Persisting so that Nature Prevails: the Mali Elephant Project in 2018
Photo © Carlton Ward
Through thick and thin, the Mali Elephant Project’s staff and supporters have kept this globally important herd of elephants alive. 2018 was the most challenging year for the Mali Elephant Project since the start of the violent insurgency in 2013. Your support has been a deciding factor in the life-and-death struggle this herd confronts. We ask you to consider giving a gift for the protection of these elephants, one that will address emergent threats and create desperately needed opportunities for the elephants and people of this region in West Africa.
2018 has been a supremely challenging year with a lack of water due to poor rains in 2017 coupled with increasing attacks across the elephant range, a deepening insurgency and manoeuvres by the G5 Sahel anti-terrorist forces.
The elephants and the local people, however, have to live through all this. As the long dry season progressed and water resources dwindled, humans, elephants and livestock became increasingly concentrated around the few remaining muddy ponds. Lake Banzena dried in April, two months before the rains came.
Elephants compensated by frequenting water-holes close to human settlements, which had often been dug by hand. Many went as far as the borders of the inner delta of the Niger, areas that they had abandoned in the late 70s – early 80s in response to intensified human activities. Inevitably the local population in these areas were not used to elephant presence and the project worked closely with these communities to find ways to co-exist peaceably.
The elephants found it difficult to make their way through the press of livestock to access water, and some contracted foot and mouth disease due to the close proximity and unsanitary conditions. The MEP’s eco-guardians helped the elephants access water points (see photo), and in two places dug additional water-holes which the population agreed to leave for elephant use only. In several areas elephants have become more nocturnal, waiting until nightfall before they drink.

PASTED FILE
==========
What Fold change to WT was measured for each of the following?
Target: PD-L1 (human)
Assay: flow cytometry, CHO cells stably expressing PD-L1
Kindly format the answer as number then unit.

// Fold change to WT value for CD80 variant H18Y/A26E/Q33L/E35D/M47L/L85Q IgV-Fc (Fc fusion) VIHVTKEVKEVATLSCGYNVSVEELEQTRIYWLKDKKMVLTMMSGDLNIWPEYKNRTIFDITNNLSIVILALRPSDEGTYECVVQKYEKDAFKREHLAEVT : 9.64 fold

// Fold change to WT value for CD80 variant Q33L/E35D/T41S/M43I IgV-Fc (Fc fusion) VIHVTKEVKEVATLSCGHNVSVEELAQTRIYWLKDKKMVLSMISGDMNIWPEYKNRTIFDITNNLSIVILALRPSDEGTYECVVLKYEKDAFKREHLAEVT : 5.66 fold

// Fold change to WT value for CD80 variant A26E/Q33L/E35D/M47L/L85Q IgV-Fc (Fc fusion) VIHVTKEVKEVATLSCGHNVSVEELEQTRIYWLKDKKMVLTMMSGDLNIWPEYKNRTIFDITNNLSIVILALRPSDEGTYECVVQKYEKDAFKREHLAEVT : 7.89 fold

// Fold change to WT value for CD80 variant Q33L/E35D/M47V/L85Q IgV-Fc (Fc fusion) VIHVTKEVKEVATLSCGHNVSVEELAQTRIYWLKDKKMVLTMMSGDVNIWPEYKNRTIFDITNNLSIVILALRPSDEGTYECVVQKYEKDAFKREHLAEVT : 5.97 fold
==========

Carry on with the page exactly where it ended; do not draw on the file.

Some people with gardens close to water suffered minor damage to their crops from elephants and have experimented with planting a barrier of chillis – which elephants don’t like – to protect them. These communities have expressed interest in working with the project in establishing “elephant-centred” community-based natural resource management and to develop alternative livelihoods that prosper from natural resource management. On example is the fattening and sale of just 1-3 heads of livestock to bring a cash income, instead of keeping large herds. This activity requires the establishment of sustainable harvest zones for dry season livestock fodder under community resource management rules. Other examples include the marketing of non-timber forest products such as Gum Arabic, wild fruits and medicinal plants. These livelihood activities have proved particularly popular and the first trial resulted in an average 400% increase in household cash.
Once it rained the elephants were no longer confined to a few water-holes and they moved south. The wet season brought plenty of rain, which provides plenty of pasture but also increases the fire-risk. The rainy season has just finished and eco-guardians are busy building fire-breaks to protect the abundant pasture from fire.
A particular highlight has been the drafting of the boundaries and text for a new elephant “biosphere” reserve which covers the whole of the elephant range. We’ll be able to report more about this in early 2019. In the meantime, the infographic presents an overview of 2018.
The Mali Elephant Project is a joint initiative of the WILD Foundation and International Conservation Fund of Canada. Chengeta Wildlife provides advanced in-operations training to project’s anti-poaching unit.
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